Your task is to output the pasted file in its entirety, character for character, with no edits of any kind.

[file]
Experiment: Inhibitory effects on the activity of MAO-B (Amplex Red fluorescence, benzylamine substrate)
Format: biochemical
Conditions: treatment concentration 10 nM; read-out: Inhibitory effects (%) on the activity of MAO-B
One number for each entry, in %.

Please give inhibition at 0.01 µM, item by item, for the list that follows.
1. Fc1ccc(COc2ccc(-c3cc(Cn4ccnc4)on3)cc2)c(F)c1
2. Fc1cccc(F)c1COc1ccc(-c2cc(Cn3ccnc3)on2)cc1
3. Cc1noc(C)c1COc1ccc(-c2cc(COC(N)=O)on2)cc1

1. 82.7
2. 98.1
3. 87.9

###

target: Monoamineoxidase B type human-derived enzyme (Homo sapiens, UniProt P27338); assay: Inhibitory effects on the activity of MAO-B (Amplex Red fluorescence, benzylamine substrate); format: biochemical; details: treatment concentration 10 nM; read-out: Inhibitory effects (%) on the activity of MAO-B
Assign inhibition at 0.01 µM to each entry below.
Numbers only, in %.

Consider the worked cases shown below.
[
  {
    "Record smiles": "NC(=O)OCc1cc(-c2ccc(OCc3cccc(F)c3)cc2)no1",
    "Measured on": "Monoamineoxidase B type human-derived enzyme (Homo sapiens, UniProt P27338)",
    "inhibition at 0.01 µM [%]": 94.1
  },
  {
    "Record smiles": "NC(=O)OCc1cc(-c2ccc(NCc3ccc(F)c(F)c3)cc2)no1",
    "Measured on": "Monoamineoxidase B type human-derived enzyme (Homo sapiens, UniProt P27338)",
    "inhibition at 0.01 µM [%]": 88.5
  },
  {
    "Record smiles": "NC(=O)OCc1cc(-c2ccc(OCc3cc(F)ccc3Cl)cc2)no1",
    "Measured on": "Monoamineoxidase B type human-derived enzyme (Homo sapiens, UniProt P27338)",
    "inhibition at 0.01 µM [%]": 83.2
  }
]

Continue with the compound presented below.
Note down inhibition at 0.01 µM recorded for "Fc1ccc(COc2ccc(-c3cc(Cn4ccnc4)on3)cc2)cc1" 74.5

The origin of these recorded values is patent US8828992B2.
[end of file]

Experiment: Inhibitory effects on the activity of MAO-B (Amplex Red fluorescence, benzylamine substrate)
Format: biochemical
Conditions: treatment concentration 10 nM; read-out: Inhibitory effects (%) on the activity of MAO-B
One number for each entry, in %.

Please give inhibition at 0.01 µM, item by item, for the list that follows.
1. Fc1ccc(COc2ccc(-c3cc(Cn4ccnc4)on3)cc2)c(F)c1
2. Fc1cccc(F)c1COc1ccc(-c2cc(Cn3ccnc3)on2)cc1
3. Cc1noc(C)c1COc1ccc(-c2cc(COC(N)=O)on2)cc1

1. 82.7
2. 98.1
3. 87.9

###

target: Monoamineoxidase B type human-derived enzyme (Homo sapiens, UniProt P27338); assay: Inhibitory effects on the activity of MAO-B (Amplex Red fluorescence, benzylamine substrate); format: biochemical; details: treatment concentration 10 nM; read-out: Inhibitory effects (%) on the activity of MAO-B
Assign inhibition at 0.01 µM to each entry below.
Numbers only, in %.

Consider the worked cases shown below.
[
  {
    "Record smiles": "NC(=O)OCc1cc(-c2ccc(OCc3cccc(F)c3)cc2)no1",
    "Measured on": "Monoamineoxidase B type human-derived enzyme (Homo sapiens, UniProt P27338)",
    "inhibition at 0.01 µM [%]": 94.1
  },
  {
    "Record smiles": "NC(=O)OCc1cc(-c2ccc(NCc3ccc(F)c(F)c3)cc2)no1",
    "Measured on": "Monoamineoxidase B type human-derived enzyme (Homo sapiens, UniProt P27338)",
    "inhibition at 0.01 µM [%]": 88.5
  },
  {
    "Record smiles": "NC(=O)OCc1cc(-c2ccc(OCc3cc(F)ccc3Cl)cc2)no1",
    "Measured on": "Monoamineoxidase B type human-derived enzyme (Homo sapiens, UniProt P27338)",
    "inhibition at 0.01 µM [%]": 83.2
  }
]

Continue with the compound presented below.
Note down inhibition at 0.01 µM recorded for "Fc1ccc(COc2ccc(-c3cc(Cn4ccnc4)on3)cc2)cc1" 74.5

The origin of these recorded values is patent US8828992B2.